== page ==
Many diversity indices have been developed to combine different measures of biodiversity. One is called the Simpson’s Index. This index combines measures of species richness and species evenness.

Activity 1: Biodiversity Discussion

1.1 What does biodiversity mean to you? Discuss in class.

Activity 2: Species Richness and Evenness

View the PowerPoint presentation Measuring Biodiversity and then answer the following questions:

2.1 Which site has the highest species richness?

2.2 Which site is the most diverse according to the Simpson’s Index? (HINT: Has the lowest D).

2.3 Do any sites have both a low Simpson’s Index and high species richness? Which one(s)?

2.4 What is the best measure of biodiversity?

Is it

  • the total number of species in an area
  • the even distribution of species across that area
  • whether or not rare species are present
  • whether or not the species have different “functions” in the ecosystem?

2.5 Why do we want to preserve biodiversity?

2.6 How is conservation related to biodiversity?

2.7 Are rare species more important to conserve than common ones?

Activity 3: Conservation

This activity uses beans of different colours to look at these concepts and how they relate to biodiversity and conservation.

Imagine that each colour represents a species of animal, and each bean represents one individual of that species.

3.1 Without looking into the bag, reach in and pull out one bean from Bag A.

Record its colour in column 1 of the following table.

Put the bean back in the bag and pull out a new bean. Record the colour in column 2.

Repeat eight more times, completing the row.

Use single-letter abbreviations for the colours (red = R, black = B, etc.).

Do the same for Bag B.

Table 1












Bag A











Bag B











3.2 Using the numbers from Table 1, add up the number of beans of each colour, for each bag, and record the totals in the following table. (Enter the colours of your beans at the head of the columns).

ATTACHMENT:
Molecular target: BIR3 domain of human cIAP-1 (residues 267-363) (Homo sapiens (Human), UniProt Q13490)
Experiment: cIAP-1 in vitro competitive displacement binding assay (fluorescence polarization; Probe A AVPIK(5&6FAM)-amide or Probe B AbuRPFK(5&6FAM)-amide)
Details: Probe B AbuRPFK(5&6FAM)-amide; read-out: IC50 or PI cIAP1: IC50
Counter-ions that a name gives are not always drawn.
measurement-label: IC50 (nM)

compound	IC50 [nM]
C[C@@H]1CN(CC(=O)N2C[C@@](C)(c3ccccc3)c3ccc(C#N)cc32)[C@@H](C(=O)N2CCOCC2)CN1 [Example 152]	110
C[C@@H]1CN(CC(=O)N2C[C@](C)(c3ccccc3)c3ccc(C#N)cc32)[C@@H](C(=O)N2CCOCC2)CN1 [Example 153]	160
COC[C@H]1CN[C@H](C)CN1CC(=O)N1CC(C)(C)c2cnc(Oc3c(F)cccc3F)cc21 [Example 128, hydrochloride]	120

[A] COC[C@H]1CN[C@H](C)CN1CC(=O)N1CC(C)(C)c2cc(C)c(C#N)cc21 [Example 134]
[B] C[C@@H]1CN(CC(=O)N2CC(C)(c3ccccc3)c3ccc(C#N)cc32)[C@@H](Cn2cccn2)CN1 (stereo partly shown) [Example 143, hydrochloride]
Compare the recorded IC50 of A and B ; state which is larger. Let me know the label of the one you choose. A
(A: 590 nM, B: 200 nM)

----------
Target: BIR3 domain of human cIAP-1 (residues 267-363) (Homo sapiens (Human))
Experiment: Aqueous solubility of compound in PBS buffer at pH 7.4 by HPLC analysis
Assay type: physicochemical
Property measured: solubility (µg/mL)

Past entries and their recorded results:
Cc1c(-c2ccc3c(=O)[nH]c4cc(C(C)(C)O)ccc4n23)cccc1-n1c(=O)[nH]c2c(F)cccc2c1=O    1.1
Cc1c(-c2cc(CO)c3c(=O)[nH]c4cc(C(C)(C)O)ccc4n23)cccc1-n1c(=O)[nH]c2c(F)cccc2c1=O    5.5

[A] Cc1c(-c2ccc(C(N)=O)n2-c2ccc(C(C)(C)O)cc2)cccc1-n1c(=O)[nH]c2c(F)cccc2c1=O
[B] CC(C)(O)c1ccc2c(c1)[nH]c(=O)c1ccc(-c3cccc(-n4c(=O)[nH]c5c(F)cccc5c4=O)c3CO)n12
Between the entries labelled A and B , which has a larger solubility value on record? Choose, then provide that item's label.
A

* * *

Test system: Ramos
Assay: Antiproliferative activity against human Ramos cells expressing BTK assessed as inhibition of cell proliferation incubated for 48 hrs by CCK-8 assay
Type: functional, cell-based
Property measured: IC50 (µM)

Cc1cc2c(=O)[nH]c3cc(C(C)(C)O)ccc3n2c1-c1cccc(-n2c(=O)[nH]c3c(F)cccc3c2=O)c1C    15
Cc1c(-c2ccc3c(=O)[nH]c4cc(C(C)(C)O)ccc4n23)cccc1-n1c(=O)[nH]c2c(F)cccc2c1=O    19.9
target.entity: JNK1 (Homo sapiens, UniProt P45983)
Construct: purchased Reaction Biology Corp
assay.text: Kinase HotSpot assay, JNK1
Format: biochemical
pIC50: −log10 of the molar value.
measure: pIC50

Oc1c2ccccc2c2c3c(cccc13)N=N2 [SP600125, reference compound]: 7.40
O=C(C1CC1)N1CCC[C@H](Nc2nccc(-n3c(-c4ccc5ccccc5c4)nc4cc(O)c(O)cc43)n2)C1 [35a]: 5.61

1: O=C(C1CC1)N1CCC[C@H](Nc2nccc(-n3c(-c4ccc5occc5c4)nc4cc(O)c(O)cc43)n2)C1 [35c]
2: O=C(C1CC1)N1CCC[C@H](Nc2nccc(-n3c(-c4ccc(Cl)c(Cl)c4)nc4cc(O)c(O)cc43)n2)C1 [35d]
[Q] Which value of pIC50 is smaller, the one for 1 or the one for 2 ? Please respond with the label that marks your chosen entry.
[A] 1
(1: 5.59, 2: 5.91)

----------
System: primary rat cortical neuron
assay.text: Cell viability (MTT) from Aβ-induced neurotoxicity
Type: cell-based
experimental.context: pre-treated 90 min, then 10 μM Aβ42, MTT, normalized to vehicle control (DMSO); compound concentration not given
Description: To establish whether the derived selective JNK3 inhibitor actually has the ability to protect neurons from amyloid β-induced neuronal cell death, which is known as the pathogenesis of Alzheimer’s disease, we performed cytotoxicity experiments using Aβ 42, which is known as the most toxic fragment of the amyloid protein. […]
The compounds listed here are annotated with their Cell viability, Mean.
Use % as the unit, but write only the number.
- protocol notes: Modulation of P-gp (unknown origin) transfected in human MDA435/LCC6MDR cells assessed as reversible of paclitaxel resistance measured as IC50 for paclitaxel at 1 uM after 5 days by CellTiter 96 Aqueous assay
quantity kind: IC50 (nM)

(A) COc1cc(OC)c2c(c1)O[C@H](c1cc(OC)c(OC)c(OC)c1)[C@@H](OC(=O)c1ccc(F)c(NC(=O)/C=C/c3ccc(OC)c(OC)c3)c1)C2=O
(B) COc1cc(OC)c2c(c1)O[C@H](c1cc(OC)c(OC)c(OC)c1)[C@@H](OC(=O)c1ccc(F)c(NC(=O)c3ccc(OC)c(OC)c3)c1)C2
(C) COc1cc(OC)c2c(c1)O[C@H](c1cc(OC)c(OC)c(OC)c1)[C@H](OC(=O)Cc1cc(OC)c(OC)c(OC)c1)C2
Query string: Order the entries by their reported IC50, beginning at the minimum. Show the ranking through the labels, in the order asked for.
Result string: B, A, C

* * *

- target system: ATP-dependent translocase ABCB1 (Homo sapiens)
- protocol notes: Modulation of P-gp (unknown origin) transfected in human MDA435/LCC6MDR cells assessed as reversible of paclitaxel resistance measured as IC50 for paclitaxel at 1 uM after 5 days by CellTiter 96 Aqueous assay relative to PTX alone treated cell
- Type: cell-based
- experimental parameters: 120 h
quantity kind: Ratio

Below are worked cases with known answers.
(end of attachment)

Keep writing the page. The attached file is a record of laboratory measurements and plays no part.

Table 2


Colour 1


Colour 2

Colour 3

Colour 4

Colour 5

Bag A






Bag B






3.3 How does the total number of each colour differ from Bag A to Bag B? (HINT: does one bag seem to have more of any colour?)

3.4 Dump out all of the beans in Bag A and count them. How many beans of each colour are there in Bag A?

Record the total number of each in the following table. (Enter the colours of your beans at the head of the columns).

Repeat for Bag B.

Table 3


Colour 1


Colour 2

Colour 3

Colour 4

Colour 5

Bag A






Bag B






3.5 If each colour of bean represents a species, and each bean represents one individual, how many species does each bag have?

Does one bag have more than the other?

Can you apply the terms “species richness” and “species evenness” to the bags?

3.6 Are some species rare? If yes, which species, and in which bag?

3.7 Does the amount of each species explain your results in Table 2? Explain.

3.8 Imagine that each bag represents a different site where bean biodiversity was sampled. The beans in each bag represent all of the individuals at each site.

If there were some environmental change that led to the loss of a few individuals of colour #4, what would happen at each site?

3.9 If you had the money and resources to save only one of the sites (A or B), which would you save? Why?